DCPS Chancellor Antwan Wilson’s response to the report shows promise – but more is needed. It is refreshing that he has pulled no punches in acknowledging the scope and depth of the problems. He has outlined the creation of new end-of-course assessments (with new supports for students who fail); he is seeking to establish new college and career milestones to measure progress toward successful graduation; and he has created a new Office of Integrity within DCPS to address complaints and concerns about school policies and legal compliance. But we also believe more can and should be done. The timeline for some of these elements doesn’t have them taking effect until 2022, which shows a lack of urgency that DCPS desperately needs.
How Do We Move Forward?
First, we need to restore trust in our schools. We believe that starts with transparency and engagement. Our communities should have a greater role in the success of our schools and our school leaders. Local School Advisory Teams (LSATs) should have a voice in setting goals for their schools, evaluating school leaders, and providing greater input on District-wide priorities. These advisory organizations should also meet across our community to identify concerns and jointly pursue solutions. Parents and communities should be true partners in the success of our neighborhood schools.
Second, we recognize that a school’s climate cannot change overnight and that many students in our schools may have already missed too many days to receive credit. We don’t believe these students should be punished. Our school leaders must identify ways to ensure that students currently enrolled in courses, but with high numbers of absences this term, are provided opportunities to make up the missed time, master the course content, and move forward in their academic careers.
Finally, to solve the broader issues of attendance and achievement, more information is needed. We need to dig deeper into the issues that have been identified and explore the areas that were not covered in OSSE’s audit. Namely, truancy and unearned promotion should be examined at other grades beside the senior year of high school, and not only in our traditional DCPS schools.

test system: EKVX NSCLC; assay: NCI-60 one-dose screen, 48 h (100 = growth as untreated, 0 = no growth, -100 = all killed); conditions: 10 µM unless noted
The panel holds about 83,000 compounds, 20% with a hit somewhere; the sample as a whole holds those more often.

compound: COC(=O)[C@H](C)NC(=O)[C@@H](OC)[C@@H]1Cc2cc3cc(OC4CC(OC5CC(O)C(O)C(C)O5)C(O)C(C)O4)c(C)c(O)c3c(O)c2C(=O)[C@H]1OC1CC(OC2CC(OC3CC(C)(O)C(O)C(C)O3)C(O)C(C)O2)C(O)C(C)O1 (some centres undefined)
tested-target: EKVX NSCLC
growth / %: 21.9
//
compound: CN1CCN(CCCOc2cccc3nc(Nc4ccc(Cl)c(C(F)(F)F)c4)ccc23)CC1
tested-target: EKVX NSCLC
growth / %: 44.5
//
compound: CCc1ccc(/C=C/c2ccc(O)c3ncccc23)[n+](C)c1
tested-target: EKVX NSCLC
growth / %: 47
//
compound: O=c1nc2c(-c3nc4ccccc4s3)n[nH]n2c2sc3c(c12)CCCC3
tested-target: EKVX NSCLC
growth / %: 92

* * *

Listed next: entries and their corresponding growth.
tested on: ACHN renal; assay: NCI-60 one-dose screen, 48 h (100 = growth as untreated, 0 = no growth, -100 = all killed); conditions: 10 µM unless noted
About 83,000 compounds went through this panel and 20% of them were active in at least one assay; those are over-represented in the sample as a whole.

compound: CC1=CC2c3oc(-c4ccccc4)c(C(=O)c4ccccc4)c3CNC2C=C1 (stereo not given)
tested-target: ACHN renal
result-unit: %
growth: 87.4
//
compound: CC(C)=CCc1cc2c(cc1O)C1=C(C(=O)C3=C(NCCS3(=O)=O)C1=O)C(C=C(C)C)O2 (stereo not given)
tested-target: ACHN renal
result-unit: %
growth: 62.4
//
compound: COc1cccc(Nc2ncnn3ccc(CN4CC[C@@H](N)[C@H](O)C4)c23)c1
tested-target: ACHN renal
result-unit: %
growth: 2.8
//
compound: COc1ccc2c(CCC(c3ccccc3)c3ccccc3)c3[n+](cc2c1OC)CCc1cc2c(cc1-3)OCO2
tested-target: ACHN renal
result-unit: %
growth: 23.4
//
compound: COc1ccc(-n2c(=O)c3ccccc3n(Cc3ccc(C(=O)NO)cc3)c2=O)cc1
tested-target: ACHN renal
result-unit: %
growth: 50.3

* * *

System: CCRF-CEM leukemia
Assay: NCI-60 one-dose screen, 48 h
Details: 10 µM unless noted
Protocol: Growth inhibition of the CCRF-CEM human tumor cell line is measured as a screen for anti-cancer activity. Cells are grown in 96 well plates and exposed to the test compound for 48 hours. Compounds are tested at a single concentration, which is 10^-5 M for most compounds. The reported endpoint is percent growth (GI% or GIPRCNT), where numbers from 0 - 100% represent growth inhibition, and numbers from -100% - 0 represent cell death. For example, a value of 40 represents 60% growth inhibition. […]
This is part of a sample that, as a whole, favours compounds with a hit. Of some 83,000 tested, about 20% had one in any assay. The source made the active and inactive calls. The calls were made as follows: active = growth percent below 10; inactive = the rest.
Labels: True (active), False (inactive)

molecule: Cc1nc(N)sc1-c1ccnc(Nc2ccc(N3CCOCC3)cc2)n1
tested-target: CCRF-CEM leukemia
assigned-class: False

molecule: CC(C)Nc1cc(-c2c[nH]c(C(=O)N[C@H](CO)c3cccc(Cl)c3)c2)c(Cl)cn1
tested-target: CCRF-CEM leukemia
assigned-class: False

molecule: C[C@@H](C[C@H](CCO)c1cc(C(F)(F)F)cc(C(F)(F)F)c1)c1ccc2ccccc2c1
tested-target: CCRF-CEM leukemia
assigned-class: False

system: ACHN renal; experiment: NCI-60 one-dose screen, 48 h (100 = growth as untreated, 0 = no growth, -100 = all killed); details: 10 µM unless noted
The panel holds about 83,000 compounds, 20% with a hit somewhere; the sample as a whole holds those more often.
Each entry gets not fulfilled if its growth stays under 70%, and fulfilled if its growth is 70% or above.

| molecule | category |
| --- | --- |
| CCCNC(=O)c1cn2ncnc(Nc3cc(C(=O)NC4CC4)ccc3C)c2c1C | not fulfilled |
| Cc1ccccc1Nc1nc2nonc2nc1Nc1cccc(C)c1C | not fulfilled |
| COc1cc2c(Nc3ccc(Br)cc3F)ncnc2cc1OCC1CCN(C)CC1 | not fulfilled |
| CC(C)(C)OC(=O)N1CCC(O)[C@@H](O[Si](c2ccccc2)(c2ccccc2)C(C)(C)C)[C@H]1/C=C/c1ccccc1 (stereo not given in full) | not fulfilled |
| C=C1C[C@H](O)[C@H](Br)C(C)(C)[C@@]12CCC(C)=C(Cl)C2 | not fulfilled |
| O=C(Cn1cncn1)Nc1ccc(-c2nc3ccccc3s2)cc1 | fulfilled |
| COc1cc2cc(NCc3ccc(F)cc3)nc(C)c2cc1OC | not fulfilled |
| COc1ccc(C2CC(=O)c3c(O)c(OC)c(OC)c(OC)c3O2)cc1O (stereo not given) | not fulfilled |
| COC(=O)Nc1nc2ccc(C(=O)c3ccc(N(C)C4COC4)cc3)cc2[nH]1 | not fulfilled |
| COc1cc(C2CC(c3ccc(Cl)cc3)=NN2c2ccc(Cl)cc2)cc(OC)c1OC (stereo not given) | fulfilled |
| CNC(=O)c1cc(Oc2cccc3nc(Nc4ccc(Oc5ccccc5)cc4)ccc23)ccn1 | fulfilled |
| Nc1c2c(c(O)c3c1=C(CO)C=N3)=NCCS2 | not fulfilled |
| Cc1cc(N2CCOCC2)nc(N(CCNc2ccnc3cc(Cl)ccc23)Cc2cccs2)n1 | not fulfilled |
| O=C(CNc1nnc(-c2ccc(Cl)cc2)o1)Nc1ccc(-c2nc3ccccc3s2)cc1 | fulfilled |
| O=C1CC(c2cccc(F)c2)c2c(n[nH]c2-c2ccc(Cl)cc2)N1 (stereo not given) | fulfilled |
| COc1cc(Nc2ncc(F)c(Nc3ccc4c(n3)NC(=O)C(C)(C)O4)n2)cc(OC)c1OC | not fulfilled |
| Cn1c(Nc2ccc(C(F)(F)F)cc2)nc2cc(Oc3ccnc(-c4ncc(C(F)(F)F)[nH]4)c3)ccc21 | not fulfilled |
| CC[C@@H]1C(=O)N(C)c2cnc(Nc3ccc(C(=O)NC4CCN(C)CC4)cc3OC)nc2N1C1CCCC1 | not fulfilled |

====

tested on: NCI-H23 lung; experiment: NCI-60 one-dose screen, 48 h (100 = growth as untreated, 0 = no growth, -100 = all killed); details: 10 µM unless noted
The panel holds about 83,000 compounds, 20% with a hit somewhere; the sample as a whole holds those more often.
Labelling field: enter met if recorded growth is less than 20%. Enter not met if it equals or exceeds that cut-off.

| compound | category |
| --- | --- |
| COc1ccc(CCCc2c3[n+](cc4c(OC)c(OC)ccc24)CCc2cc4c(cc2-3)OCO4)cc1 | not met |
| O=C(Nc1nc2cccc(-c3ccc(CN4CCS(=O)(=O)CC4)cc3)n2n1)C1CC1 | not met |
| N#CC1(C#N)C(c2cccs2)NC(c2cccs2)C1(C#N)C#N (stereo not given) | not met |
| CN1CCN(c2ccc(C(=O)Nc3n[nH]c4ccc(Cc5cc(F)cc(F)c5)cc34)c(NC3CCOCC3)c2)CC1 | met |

Every parent in DC should have confidence that our graduating seniors have earned their diplomas and are prepared to succeed as adults, no matter what public school they attended. And we know that attendance issues begin early, often in middle and elementary school. We also know that more needs to be done to close the achievement gap in DC. Far too many of our poor and minority students enter high school unprepared and we must do better.
Achievement and attendance have a complex relationship, with students who miss school lagging, and students who are behind too often give up on attending. We need to make our schools somewhere every student can succeed, with supports to identify special education needs as early as possible, resources to address the toxic effects of trauma, and high quality wrap-around programming like before and after-care that is critical to working families.
There is no question that our public schools are improving and we should take pride in them. But we also must ask the hard questions about where they’re falling short and demand accountability. We must work together to solve these issues and ensure that all our DC public school students graduate with a diploma of which we can be proud, one that truly means they’re prepared to succeed.
Charles Allen is the Ward 6 councilmember (D). Joe Weedon is the Ward 6 State Board of Education member.